14. You've hit on one of the most basic concepts in hair restoration and one that is truly not explained at length during a consultation. It is rather complicated, particularly when you are trying to guide a young patient during a consultation. Most believe a donor area will have 3000 - 7000 grafts in their lifetime, (some more, some less). Consider that when you are born you are starting out with about 100,000 hairs. By the time you are a teenager you've lost half but still don't realize that you've lost any native hair. So, if 50,000 is full density, you are asking 3000-7000 grafts to do the job of 50,000 hairs. It is truly an illusion and speaks volumes about the doctors in the hair restoration industry and their artistry. What provides density is the shingling effect, hair on top of hair. This is the reason why many consultants, depending on the pattern, will suggest to patients that they comb the hair from side to side. This allows for all the hairs to work together and give the illusion of density. Where this gets really complicated is when you are consulting with a young patient. This patient will typically reminisce about the teenage hairline they used to have and also want to address the crown. What do you do? In my view, and the responsible thing to do is for the Doctor and consultant to educate the patient and start with some kind of medical regimen to help him retain/slow down the loss. Give a plan short term to address the patient's concerns and a long term plan that takes into account donor availability and effect of medical therapy. If the meds work, awesome. If not, the patient will still enjoy a very natural result.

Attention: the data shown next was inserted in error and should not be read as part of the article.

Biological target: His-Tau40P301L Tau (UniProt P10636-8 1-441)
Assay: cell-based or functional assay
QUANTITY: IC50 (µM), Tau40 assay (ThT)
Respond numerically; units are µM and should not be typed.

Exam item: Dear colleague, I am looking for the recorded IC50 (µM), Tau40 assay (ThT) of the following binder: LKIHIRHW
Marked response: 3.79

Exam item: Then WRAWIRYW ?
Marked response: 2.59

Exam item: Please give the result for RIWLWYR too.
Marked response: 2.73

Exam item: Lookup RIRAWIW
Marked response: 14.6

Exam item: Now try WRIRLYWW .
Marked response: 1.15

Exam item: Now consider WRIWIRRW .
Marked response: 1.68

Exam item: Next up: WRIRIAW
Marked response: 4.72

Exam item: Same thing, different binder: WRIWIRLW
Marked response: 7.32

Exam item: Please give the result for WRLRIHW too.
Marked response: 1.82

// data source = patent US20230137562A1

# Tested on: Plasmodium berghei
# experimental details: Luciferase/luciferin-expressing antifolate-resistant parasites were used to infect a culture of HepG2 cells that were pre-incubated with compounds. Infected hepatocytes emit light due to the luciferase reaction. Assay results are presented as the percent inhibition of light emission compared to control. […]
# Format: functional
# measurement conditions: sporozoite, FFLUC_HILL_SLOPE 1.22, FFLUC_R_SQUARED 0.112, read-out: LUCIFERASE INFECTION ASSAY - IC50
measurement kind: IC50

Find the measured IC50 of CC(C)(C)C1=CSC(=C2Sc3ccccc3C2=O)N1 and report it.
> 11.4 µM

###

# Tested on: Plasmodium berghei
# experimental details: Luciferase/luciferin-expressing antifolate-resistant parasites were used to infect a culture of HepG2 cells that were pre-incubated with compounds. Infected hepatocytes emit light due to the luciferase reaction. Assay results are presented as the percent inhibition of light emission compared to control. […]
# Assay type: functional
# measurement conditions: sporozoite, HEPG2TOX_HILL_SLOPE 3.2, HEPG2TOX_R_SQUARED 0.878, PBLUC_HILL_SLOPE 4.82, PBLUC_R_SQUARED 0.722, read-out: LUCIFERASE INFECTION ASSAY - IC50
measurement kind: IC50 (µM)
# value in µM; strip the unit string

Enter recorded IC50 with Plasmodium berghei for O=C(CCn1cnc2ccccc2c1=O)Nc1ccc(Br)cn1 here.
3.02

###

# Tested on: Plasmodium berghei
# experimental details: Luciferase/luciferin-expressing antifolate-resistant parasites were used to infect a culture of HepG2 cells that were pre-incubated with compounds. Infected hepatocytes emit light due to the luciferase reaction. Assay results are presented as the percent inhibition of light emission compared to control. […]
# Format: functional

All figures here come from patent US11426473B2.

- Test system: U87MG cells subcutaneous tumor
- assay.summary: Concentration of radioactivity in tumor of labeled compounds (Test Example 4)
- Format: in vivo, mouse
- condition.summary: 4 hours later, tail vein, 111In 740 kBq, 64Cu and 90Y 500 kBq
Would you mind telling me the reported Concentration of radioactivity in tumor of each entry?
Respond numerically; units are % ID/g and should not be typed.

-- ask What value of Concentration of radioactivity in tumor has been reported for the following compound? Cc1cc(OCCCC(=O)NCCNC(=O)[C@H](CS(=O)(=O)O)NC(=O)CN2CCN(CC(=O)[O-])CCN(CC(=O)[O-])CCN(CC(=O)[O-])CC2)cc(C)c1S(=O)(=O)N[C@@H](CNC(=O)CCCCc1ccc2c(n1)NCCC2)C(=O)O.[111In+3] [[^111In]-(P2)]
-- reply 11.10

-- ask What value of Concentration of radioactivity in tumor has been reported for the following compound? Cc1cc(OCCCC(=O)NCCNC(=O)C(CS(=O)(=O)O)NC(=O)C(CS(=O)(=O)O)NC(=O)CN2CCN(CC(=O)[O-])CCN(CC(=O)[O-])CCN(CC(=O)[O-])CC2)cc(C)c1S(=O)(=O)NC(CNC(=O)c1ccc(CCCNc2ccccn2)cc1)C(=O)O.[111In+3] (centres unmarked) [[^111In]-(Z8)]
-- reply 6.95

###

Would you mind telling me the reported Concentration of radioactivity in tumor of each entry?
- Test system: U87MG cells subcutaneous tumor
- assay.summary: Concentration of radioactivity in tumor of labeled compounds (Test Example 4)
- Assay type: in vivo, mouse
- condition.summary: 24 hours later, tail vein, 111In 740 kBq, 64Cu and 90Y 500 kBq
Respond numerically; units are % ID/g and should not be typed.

15. LaserCap

    FUE on grey hair

    Gray hair? Congratulations! There is more to this than just talk about how difficult it is for the clinical staff to do the work. Typically, if you have dark hair and lighter scalp, there is lots of contrast and the thinning becomes more pronounced. If you are blond or have white hair, consider yourself lucky. Less contrast, it looks like you have a fuller set of hair. While it is true that doing the work is a bit more difficult, it is doable, particularly for those that have experience. If it truly is an issue, color your hair prior to the procedure. Eventually all will return to its true color. Have you had previous work? How do you know that you have no give in the donor area? Did you visit with a doctor? Not sure about the transection rate. The main issue is the fact that white hair is more difficult to see.